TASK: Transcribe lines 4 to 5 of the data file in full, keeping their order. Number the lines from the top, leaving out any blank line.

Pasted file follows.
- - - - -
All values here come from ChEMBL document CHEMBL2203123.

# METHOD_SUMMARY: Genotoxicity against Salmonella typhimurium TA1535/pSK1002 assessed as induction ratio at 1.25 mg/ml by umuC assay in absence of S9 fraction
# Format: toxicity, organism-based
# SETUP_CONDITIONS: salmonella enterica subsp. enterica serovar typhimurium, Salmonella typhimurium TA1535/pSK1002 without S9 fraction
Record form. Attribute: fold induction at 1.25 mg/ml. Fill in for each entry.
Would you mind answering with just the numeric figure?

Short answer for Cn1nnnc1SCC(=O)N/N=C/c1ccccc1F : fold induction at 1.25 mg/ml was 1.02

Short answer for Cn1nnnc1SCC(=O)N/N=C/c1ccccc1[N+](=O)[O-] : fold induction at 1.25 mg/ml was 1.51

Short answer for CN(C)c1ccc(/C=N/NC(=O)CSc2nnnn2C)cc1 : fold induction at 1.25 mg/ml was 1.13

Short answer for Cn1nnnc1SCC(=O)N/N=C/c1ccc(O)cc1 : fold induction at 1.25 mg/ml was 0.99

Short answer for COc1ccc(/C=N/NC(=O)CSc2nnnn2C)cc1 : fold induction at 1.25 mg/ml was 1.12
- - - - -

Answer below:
# SETUP_CONDITIONS: salmonella enterica subsp. enterica serovar typhimurium, Salmonella typhimurium TA1535/pSK1002 without S9 fraction
Record form. Attribute: fold induction at 1.25 mg/ml. Fill in for each entry.